Interview with Lieutenant-General Christian Juneau, deputy commander of  NATO JFC Naples. The interview was conducted in Belgrade during Juneau’s recent visit to the Serbian capital.

European Western Balkans: What do you see as the main interest behind NATO involvement in the Western Balkans, and the evident NATO enlargement in the region of the Western Balkans in the past two years?

Christian Juneau: The enlargement of NATO has been quite a success, I think it has helped to improve the security, stability, democracy and the prosperity of nations joining NATO. But at the end of the day, it is for nations themselves to decide if they want to join NATO or not. In the case of Serbia, it’s very clear, Serbia is not interested in joining NATO, and we respect that. You want to keep your military neutrality as well, and we respect that. That does not prevent us from partnering at many levels, such as the Partnership for Peace Program and the IPAP (Individual partnership action plan). We have effective efforts in cooperation between NATO and Serbia, and we are very happy about that.

EWB: Looking at the entire region of the Western Balkans, what do you consider to be the most important security threats that the region faces? 

CJ: Obviously, this region has come a long way since the 90s, but we have to focus on the future. Right now, the region is much better and safer than before, but we are at a point now when we have to be really careful about the aggressive words or actions, that could raise the tension and bring us back to the situations which we want to avoid.

EWB: How much do you think the security situation has changed in the past couple of years, after Montenegro joined NATO and now after North Macedonia started its own process of NATO accession? 

CJ: Joining NATO has been a very positive experience for all countries. It’s been a great success and I think, from a Western Balkans perspective, it also helps us in strengthening the Alliance and providing stability and security in the region.

So in that sense, adding the 29th nation that joined in 2017, and now having the Republic of North Macedonia which has started the process of joining, is good news. We fully respect the fact that some nations decide not to join NATO and it doesn’t prevent us for working with them very closely. I’ll give you a few examples: Austria, Switzerland, Sweden, Finland, just to name a few.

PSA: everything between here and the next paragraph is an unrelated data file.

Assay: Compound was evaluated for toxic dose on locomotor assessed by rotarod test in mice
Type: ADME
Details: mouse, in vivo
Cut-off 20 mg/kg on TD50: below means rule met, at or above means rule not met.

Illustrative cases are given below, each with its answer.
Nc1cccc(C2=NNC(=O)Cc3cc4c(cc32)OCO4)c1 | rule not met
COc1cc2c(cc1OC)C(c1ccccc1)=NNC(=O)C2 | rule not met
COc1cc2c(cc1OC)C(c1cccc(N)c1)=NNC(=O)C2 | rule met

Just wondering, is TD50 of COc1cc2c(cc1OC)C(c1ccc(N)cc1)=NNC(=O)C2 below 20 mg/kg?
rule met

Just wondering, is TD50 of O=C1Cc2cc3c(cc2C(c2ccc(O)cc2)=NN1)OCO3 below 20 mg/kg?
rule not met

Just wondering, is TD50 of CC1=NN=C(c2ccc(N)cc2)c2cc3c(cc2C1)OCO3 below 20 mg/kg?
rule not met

EWB: Do you think the possibility of external threats to the region – here I primarily mean the Russian influence which appears to have been a concern for NATO the past couple of years – has diminished in the past few years having in mind the accession of Montenegro to NATO and soon the accession of North Macedonia? 

CJ: For NATO, it is important that the partnership that we have established with Serbia continues to progress. Back to Russia, of course, they are trying to influence the region, and we are watching what they are doing, but they’re also watching what we’re doing. We want countries to be able to act and to make their political decisions independently without pressure from outside forces.

EWB: Do you think that without full membership of Western Balkans countries in NATO, we can talk about the full security and stability of the region?

CJ: Each nation decides if they want to join NATO or not. The situation currently is stable, we have good relationships with the nations that are not the part of NATO, and we’re happy about that.

EWB: There are concerns that EU enlargement in the Western Balkans might come to a halt and that NATO enlargement is something of compensation – a process that should stabilize the region in the absence of EU integration prospects. How do you comment on this statement?

CJ: Actually, what you’re saying is a bit of speculation, but what I would say for the region is that being a part of Euro-Atlantic integration is for those who want it, and we will welcome it, and as for those who do not want to be a part of the Alliance, we will respect their decision. Joining the EU and joining NATO has given benefits for countries and their citizens. But this is the decision – a sovereign decision that must be made by a sovereign country.

EWB: How do you rate the cooperation between NATO and Serbia, as it appears to be growing in the past couple of years?

CJ: The relationship is really good. It helps us in deepening the political dialogue between NATO and Serbia, also there are practical aspect of cooperation, we have programs in the military domain, the scientific and technological domain, and all this is to the mutual benefit to both NATO and Serbia. So it’s progressing well.